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How To Overcome Writer’s Block.

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by Paula Morand

Erica Jong wrote one of my favourite writing guides called The New Writer’s Handbook 2007: A Practical Anthology of Best Advice for Your Craft and Career.

 

I had no idea when I first picked it up how writing would become a part of my daily routine and how books would become a significant component to my motivational speaking and training business at that time.

 

But every time I struggled to find the words, I’d go back to her advice:

 

“All writing problems are psychological problems,” she wrote. “Blocks usually stem from the fear of being judged. If you imagine the world listening, you’ll never write a line. That’s why privacy is so important. You should write first drafts as if they will never be shown to anyone.”

 

I remember that when I am starting a book and I find myself hesitating. So many people advise you to write for the reader, and of course you have to know who your reader is to get started, but you must write what you have to say when you are blocked and not worry so much.

 

I have other tricks that keep me from wasting my writing time or having unproductive days.

 

Write early

 

For example, I always write early in the morning before all the distractions of the day interrupt me. My thought come clearer and faster then.

 

It wasn’t until I read Daniel Pink’s new bestseller When: The Scientific Secrets of Perfect Timing, that I discovered mornings are prime time for doing our most challenging work of the day for most people.

 

I can’t write when I’m half asleep; I am best when I have grabbed a cup of coffee and maybe even had a quick shower to wake up my body and my mind. Then the thoughts come faster and clearer.

 

Listen to your body

 

To me, writing is as much an action of the body as the mind, and when I say that, people are often surprised. But many days, I am not sure which sets the tone for my most productive days: my body or my mind.

 

When my body feels good, when I have had a good walk or a work-out, taken time to eat nutritiously, and had sufficient sleep, I think much clearer and faster than if I feel exhausted, I’m fighting a cold or I haven’t been taking care of myself.

 

Every 25 minutes, no matter how tight my writing deadline is, I get up and move for at least three minutes. I walk around my office, step outside for a minute, or light a fragrant candle or smell a flower.

 

When I return three minutes later, I am totally invigorated as if I am just starting.

 

Be attentive to your writing time

 

If I am asking my mind to be clear and give me good ideas and phrases, then I owe it to my mind to give it my full attention.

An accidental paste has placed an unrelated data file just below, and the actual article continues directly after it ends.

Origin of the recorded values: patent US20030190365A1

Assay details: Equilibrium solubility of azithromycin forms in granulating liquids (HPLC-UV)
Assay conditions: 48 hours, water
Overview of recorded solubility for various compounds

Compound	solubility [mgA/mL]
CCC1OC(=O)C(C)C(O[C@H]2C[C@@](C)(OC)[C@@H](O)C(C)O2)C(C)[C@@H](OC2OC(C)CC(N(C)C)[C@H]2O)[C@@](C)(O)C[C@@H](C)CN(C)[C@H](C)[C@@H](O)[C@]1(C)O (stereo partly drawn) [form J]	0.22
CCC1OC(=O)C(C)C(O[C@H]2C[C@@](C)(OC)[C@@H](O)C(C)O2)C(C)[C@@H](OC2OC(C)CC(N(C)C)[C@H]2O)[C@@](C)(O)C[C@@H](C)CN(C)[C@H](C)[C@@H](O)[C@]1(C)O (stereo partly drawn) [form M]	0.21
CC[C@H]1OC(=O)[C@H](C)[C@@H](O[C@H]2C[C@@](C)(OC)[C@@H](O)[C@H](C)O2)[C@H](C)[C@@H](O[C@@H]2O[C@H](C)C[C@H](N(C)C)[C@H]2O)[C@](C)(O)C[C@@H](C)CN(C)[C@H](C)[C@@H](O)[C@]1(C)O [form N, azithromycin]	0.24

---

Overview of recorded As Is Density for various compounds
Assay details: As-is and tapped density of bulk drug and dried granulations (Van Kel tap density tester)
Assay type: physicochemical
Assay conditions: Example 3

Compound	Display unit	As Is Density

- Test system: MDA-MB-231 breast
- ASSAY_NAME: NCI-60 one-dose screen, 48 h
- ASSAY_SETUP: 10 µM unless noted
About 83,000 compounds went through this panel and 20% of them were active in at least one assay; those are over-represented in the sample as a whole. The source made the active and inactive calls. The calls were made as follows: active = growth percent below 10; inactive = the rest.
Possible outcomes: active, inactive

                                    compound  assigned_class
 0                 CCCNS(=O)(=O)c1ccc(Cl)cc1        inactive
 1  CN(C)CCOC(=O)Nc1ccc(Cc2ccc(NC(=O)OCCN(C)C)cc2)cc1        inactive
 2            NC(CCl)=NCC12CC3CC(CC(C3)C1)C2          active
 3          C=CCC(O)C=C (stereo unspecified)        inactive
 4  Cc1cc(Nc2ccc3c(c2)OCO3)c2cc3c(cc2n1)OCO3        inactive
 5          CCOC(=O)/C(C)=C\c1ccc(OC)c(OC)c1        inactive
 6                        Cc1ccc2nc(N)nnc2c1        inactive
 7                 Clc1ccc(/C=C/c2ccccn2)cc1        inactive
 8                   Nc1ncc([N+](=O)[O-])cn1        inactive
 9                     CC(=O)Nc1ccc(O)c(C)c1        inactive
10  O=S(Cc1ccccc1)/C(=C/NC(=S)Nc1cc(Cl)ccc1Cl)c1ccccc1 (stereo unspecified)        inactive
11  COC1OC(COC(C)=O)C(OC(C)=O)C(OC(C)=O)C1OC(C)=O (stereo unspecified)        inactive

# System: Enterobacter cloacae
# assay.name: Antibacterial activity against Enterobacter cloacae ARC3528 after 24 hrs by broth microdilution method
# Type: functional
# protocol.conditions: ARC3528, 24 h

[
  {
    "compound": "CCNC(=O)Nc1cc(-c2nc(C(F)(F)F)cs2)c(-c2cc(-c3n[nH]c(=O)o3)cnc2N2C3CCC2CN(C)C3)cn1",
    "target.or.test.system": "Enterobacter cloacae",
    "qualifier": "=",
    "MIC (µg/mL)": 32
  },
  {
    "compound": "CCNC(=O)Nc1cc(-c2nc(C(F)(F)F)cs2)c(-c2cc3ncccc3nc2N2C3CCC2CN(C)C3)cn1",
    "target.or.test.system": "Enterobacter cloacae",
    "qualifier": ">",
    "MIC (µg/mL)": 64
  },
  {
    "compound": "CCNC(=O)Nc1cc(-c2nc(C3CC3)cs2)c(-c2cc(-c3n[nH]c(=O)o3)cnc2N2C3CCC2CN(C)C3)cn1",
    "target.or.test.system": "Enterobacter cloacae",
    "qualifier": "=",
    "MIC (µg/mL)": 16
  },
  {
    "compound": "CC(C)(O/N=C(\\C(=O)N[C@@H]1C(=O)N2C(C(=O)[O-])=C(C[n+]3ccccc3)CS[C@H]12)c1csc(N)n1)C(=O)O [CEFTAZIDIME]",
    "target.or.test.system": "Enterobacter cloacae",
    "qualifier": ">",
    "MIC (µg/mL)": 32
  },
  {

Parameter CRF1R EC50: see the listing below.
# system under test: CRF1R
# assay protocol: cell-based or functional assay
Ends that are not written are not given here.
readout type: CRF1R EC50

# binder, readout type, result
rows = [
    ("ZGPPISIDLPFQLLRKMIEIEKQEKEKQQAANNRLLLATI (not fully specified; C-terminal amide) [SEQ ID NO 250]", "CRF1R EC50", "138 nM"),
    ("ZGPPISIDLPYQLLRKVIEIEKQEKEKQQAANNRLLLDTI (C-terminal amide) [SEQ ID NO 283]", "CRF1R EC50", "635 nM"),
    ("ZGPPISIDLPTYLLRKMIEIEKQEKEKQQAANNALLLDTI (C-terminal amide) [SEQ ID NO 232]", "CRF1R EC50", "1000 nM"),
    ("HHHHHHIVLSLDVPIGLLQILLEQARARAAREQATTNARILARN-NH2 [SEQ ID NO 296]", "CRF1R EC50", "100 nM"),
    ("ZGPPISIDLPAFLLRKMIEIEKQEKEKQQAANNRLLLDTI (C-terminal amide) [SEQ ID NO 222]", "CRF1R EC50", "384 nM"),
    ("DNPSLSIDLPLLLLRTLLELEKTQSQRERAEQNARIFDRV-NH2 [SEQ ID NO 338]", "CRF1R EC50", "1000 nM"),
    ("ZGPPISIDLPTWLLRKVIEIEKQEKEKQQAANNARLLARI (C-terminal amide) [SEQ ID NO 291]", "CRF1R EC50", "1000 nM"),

When I write I turn off my phone. If I am home, my family members know my routine and will interrupt me only if it the house is on fire.

 

Even in the office, they know I will surface every 25 minutes and an urgent message can reach me then. Otherwise, I try to finish at least a chapter of a book before I stop.

 

Do not over-write just because you are on a roll

 

Experience has taught me that if I drain myself mentally and physically writing one day, it will be very hard for me to return to the keyboard the next day or even the day after that.

 

Quit while you still have some energy left and still have something to say.

 

It will make starting again the next day so much easier.

 

I got that tip from reading Ernest Hemingway’s “Monologue to the Maestro: A High Seas Letter” that was published in October, 1935 in Esquire magazine.

 

Asked for advice to new authors, the great Hemingway wrote these lines:

 

“The best way is always to stop when you are going good and when you know what will happen next. If you do that every day when you are writing a novel, you will never be stuck. That is the most valuable thing I can tell you, so try to remember it.”

 

Paula Morand is a leadership building, revenue boosting, strategy expanding keynote speaker, author and visionary. This dreaming big and being bold leadership expert and brand strategist brings her vibrant energy, humor and wisdom to ignite individuals, organizations and communities to lead change, growth and impact in a more bold fashion. 

Named to the Top 200 Most Influential Authors

24 years, 27,000 clients, 34 countries, 15 books, former radio personality, 11x award winning entrepreneur and humorous emcee. Check out Paula’s bestselling books on Amazon: “Bold Courage: How Owning Your Awesome Changes Everything”, “Dreaming BIG and Being BOLD: Inspiring stories from Trailblazers, Visionaries and Change Makers” book series; and her newest release “Bold Vision: A Leader’s Playbook for Managing Growth”.  

For speaking inquiries email bookings@paulamorand.com or call toll-free 1-888-502-6317.

 

 

 

 

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